Does modern equipment work better?
Among a lot of us old guys, the question often arises as to how much modern equipment has changed the game – including our own abilities to strike the ball. Some say only the best players would notice any difference, some insist that golfers of all abilities hit the ball as well or better than they did forty years ago, despite the inevitable decline in muscle power, fitness, and concentration. The newer equipment, they say, has at least kept us in the game.
The chart below (thanks to fellow golf nut Jeff Martin for posting) provides a very interesting comparison to “old” golf equipment versus today’s. I put “old” in quotes because I’m not talking about really old (1920s) or ancient (1890s), but, as you can see, a 1950s persimmon wood driver and a wound balata ball. With today’s driver and solid core ball (I assume “muktilayer” is a misprint for “multilayer”), Tour Pro Chad Campbell drives it further, higher, and straighter than he would have if he’d been playing with Hogan, Demaret, and Snead in their prime. His total length, hidden by the FB logo, is 292 today, with only 12 yards average off centre.
For those of you born after 1980, when metal woods first burst on the scene, persimmon was the type of wood most often used in driver and fairway wood heads… initially in a solid, molded block; then from the mid-50s, commonly seen in a laminated construction, with several thin layers of wood glued together and then molded and varnished. Balata balls were in favour till the mid 1990s, and were fairly quickly replaced in Tour players’ bags when the solid core ball was perfected by Titleist and Callaway. (When I was a kid, even a slight mishit would leave an unpolishable blemish on your balata-covered ball. A slice, which was much more common with the old clubs, would leave a gaping “smile” on the cover. A skulled iron or wedge would almost cut the thing in two. But at .35 cents a ball 50 years ago, they were slightly more affordable to replace.)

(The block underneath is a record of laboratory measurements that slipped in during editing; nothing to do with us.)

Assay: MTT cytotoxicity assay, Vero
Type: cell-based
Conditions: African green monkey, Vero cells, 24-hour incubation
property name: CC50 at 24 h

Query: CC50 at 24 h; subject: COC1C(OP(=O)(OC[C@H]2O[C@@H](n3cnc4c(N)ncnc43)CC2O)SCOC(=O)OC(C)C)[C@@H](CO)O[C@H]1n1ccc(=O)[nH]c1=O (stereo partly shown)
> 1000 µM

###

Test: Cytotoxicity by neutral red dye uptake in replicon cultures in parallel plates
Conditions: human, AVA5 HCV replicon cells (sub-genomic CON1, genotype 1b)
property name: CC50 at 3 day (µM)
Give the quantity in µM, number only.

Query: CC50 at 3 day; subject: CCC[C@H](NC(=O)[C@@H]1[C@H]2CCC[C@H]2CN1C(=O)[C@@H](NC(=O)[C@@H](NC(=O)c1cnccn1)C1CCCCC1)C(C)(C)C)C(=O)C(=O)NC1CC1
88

For several years, I kept a number of my old wooden woods in the basement, perhaps waiting for the apocalypse or the announcement that metal clubs cause cancer or herpes or something. But eventually I put them in the blue bin at the curb, and I could kick myself squarely between the legs for doing so today. I’d love to try to hit my old Wilson Staff persimmons again.
As I mentioned here a couple of weeks ago, officials at the Colonial event in Fort Worth recently gave a few Tour pros a few of Ben Hogan’s old clubs from 1950 to try hitting on the range. Apparently they were spraying the ball all over the place, and could barely get a ball using Hogan’s 1-iron off the ground. Their distance was greatly curtailed as well. The universal response was one of awe that Hogan and his colleagues could ever have played golf with these instruments, and no thanks, you can put them back in the glass case.
In any event, while Tour pro’s clearly have a huge advantage with today’s lighter clubs, longer and straighter shots, and spin control, I’m not 100% convinced that the average or poor player is really that much better off, or shooting lower scores than we might have done in the 70s or 80s.
Speaking personally, my handicap has gone up 6 or 7 points in the last 20 years. My best drives are a good 15 yards shorter, and on average 25 yards shorter. My 7-iron, which was a dead-certain 150 yards from age 15-55, now gets me 135. All my shots, when properly hit, are certainly straighter, but I used to love to draw the ball and that’s now harder to do because the clubheads and the balls are designed to be more self-correcting.
The trouble is: I’m just a worse golfer than I used to be, and no modern equipment is going to fix that. I’m sure that 90% of the problem is between my ears, and the other 10% is the fault of shoulders that don’t turn, hips that don’t swivel, knees that don’t slide, a body that pulls up as the swing starts down, and various ball-striking techniques (especially from 50 yards in) that used to be second nature but have either vanished from my mind or simply cannot travel from brain to arms.
I’d love to say that I’ve either cheerily given in to advancing age, or just learned to grudgingly accept it, but as my sons and my golf buddies will tell you, I’m fiercely defiant and in denial about this decline, and convinced I can get it back before I drop dead in a bunker somewhere.
That’s why I continue to buy new equipment, the latest balls on the market, and the occasional sucker products from infomercials.
None of it works, but I’m determined not to believe it.